What the community member has is knowledge of community, and that community person has been in that community, knows that community, knows the key players in the community, knows the politicians that serve that community and are far more productive in running [a] coalition than [someone] who steps foot in the neighborhood once in a while…

– RECoDE Interviewee

Recommendations to Create Equitable Community Data Ecosystems

  1. 1

    Trust Starts with Community

    Build trust and share power to enable data-driven decision making among multiple partners —this must be earned through longstanding, sustained relationships in the community, and it takes time to manifest.

  2. 2

    Co-Create, Don't Dictate

    Move from “check the box” community engagement to true community partnership through meaningful co-creation.

  3. 3

    Design with Intention

    Collective action and data-driven decision-making requires shared goals, design, implementation, and accountability.

  4. 4

    Build Capacity

    Invest in people—today, as community leaders dig into this work, and tomorrow, as we collectively build a stronger, more diverse tech talent pipeline.

  5. 5

    Reset the Rules

    Reexamine the mechanisms that hold institutions accountable, and resist the urgency of quick fixes to complex issues like systemic racism.


RECoDE Learning Council Spotlight

“I wake up every day understanding that I am my parent’s daughter and my daughter’s mother; with this comes awesome responsibility to create a more equitable world. We can dismantle racism person-by-person, but more significant impact is created when systems are pro-actively re-engineered and policies amended—that is my aim.”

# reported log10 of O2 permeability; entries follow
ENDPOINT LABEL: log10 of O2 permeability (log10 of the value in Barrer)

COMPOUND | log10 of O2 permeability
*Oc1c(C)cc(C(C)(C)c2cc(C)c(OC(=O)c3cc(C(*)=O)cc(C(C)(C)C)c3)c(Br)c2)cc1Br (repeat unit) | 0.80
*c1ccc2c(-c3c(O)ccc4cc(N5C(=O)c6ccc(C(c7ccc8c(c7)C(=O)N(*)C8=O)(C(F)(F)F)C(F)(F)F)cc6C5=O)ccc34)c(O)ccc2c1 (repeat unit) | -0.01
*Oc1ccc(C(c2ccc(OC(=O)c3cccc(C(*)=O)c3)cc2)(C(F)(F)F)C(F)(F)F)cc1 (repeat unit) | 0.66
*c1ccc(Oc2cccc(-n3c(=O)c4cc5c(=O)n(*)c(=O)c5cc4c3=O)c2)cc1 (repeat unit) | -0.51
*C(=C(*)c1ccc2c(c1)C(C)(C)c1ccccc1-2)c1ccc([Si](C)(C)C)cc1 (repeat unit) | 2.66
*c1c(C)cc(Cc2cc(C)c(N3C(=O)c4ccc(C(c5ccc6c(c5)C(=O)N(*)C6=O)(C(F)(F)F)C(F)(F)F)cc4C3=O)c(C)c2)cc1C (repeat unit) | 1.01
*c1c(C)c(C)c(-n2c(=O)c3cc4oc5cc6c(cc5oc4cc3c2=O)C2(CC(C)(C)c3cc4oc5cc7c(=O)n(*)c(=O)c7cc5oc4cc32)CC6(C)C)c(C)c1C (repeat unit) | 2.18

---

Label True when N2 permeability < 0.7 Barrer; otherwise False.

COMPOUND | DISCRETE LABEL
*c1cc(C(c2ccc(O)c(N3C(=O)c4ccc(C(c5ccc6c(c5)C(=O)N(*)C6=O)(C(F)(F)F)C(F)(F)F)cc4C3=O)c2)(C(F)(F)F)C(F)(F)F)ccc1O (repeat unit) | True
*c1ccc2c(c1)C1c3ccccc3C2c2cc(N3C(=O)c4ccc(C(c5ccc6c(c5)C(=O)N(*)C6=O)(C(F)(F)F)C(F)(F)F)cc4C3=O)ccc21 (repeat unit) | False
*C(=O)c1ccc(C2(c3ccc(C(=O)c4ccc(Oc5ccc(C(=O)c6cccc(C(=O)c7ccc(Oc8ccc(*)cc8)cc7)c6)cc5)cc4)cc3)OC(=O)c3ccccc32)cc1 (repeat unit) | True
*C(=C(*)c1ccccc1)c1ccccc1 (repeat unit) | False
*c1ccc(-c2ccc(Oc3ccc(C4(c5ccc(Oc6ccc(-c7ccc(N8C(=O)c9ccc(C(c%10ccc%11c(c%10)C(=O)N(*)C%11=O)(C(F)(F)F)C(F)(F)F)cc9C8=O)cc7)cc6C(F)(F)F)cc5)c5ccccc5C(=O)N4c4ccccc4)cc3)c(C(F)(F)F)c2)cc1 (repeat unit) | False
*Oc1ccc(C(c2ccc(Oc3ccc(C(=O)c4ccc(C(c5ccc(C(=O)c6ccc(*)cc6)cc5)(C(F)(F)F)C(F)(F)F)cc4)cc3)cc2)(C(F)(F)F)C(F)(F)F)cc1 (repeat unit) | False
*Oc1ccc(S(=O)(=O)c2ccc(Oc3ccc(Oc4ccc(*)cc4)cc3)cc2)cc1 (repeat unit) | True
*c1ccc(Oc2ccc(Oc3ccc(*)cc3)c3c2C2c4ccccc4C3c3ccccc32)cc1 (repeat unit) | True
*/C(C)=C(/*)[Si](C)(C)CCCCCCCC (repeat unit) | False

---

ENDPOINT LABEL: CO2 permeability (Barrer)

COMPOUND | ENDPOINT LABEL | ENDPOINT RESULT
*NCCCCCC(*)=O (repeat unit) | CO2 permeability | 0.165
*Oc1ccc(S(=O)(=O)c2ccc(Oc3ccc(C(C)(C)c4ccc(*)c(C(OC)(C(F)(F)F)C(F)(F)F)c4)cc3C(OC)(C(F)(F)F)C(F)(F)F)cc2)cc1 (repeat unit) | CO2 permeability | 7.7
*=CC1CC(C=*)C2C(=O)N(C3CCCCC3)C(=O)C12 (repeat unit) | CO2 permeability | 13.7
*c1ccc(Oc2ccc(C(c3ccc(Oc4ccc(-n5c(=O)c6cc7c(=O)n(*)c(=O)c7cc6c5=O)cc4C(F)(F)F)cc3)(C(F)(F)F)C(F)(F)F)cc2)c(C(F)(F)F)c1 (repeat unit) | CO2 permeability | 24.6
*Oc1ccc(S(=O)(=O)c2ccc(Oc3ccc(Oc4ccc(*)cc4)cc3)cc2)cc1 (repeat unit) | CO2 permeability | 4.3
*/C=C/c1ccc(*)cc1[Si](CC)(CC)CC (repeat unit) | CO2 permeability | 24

DeAnna L. Minus-Vincent, MPA, Executive Vice President, Chief Social Justice & Accountability Officer, RWJBarnabas Health


RECODE Learning Council Spotlight

“I enjoyed this process of truthful dialogue and willingness to interrogate our own practices as researchers. On one hand I was thinking like a researcher and on the other hand I felt it necessary to speak up as a Black women (if for no other reason). At the end of the day the taboo and often forbidden act of centering one’s self in consideration of scientific inquiry felt like professional self-care. We need to do it more often. For us, and for everyone else that will be impacted by the work.“

Jasmine Ward Ph.D., MPH, CHES, Founder of Black Ladies in Public Health

Funding Partner

Building Partners

About the Authors

Ginger Zielinskie

Chief Growth Officer

Federation of American Scientists

Ginger Zielinskie is the Senior Advisor at data.org, where she works to bring the power of data science to the world’s most challenging social problems. With over twenty years of experience, Ginger serves as an action-oriented executive leader focused on building strong partnerships to achieve systematic and meaningful change.

Read more

data.org In Your Inbox

Do you like this report?

Sign up for our newsletter and we’ll send you more content like this every month.

By submitting your information and clicking “Submit”, you agree to the data.org Privacy Policy and Terms and Conditions, and to receive email communications from data.org.